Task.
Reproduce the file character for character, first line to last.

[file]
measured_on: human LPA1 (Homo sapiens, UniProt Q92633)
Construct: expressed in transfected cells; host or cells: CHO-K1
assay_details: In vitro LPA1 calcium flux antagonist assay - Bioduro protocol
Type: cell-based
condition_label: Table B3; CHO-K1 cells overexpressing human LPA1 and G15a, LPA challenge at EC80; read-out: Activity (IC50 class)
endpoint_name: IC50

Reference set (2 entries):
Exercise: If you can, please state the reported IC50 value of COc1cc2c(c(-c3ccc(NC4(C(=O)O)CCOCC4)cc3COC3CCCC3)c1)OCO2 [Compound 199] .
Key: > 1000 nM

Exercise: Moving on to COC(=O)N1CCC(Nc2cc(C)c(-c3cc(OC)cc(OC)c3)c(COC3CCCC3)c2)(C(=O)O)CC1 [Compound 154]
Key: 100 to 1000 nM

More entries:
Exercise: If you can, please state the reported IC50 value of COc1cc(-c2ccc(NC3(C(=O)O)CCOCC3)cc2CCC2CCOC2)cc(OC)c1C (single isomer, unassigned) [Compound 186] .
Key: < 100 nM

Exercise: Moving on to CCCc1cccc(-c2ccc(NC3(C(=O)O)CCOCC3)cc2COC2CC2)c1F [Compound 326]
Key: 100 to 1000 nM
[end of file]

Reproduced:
measured_on: human LPA1 (Homo sapiens, UniProt Q92633)
Construct: expressed in transfected cells; host or cells: CHO-K1
assay_details: In vitro LPA1 calcium flux antagonist assay - Bioduro protocol
Type: cell-based
condition_label: Table B3; CHO-K1 cells overexpressing human LPA1 and G15a, LPA challenge at EC80; read-out: Activity (IC50 class)
endpoint_name: IC50

Reference set (2 entries):
Exercise: If you can, please state the reported IC50 value of COc1cc2c(c(-c3ccc(NC4(C(=O)O)CCOCC4)cc3COC3CCCC3)c1)OCO2 [Compound 199] .
Key: > 1000 nM

Exercise: Moving on to COC(=O)N1CCC(Nc2cc(C)c(-c3cc(OC)cc(OC)c3)c(COC3CCCC3)c2)(C(=O)O)CC1 [Compound 154]
Key: 100 to 1000 nM

More entries:
Exercise: If you can, please state the reported IC50 value of COc1cc(-c2ccc(NC3(C(=O)O)CCOCC3)cc2CCC2CCOC2)cc(OC)c1C (single isomer, unassigned) [Compound 186] .
Key: < 100 nM

Exercise: Moving on to CCCc1cccc(-c2ccc(NC3(C(=O)O)CCOCC3)cc2COC2CC2)c1F [Compound 326]
Key: 100 to 1000 nM